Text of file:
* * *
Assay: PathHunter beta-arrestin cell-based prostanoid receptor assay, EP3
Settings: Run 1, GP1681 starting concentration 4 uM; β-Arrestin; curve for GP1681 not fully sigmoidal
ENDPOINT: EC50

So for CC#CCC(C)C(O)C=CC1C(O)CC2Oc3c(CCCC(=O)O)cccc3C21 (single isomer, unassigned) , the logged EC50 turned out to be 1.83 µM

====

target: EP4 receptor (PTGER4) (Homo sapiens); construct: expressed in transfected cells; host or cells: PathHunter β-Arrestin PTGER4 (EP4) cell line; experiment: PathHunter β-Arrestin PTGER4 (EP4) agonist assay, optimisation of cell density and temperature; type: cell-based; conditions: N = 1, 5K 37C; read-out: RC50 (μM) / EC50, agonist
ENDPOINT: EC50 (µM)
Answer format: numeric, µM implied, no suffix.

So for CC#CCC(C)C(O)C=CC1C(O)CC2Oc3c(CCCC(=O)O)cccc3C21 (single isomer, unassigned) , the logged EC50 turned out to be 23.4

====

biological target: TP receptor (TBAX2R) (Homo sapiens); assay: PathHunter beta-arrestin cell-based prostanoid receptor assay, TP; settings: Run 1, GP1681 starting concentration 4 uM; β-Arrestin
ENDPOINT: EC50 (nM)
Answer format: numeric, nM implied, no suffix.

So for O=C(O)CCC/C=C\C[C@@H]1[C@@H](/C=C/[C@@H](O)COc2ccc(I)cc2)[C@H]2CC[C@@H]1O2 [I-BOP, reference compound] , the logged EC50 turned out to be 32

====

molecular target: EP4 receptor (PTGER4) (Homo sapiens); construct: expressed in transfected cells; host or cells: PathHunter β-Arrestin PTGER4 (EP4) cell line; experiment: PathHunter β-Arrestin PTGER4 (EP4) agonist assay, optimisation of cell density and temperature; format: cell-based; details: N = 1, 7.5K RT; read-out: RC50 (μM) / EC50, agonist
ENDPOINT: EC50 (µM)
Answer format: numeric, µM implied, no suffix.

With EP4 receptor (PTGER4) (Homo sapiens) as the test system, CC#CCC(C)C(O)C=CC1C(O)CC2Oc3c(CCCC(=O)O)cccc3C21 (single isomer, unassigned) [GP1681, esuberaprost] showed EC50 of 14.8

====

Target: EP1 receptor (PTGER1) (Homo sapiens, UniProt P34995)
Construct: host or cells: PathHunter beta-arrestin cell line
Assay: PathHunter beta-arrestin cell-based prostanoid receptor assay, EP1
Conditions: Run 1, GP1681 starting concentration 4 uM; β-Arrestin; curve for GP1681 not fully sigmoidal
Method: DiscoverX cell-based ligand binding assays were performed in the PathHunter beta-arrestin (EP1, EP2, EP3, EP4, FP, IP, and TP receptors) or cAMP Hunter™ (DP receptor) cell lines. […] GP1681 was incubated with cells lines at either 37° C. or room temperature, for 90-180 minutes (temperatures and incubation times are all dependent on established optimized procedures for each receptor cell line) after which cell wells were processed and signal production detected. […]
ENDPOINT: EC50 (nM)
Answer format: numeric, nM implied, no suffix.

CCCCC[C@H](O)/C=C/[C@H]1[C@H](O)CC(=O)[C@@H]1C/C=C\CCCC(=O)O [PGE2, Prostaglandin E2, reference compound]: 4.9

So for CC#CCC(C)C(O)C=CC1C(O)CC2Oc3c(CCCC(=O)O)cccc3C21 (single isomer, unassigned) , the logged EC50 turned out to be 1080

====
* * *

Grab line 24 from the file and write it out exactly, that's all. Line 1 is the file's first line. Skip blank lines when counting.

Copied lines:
Conditions: Run 1, GP1681 starting concentration 4 uM; β-Arrestin; curve for GP1681 not fully sigmoidal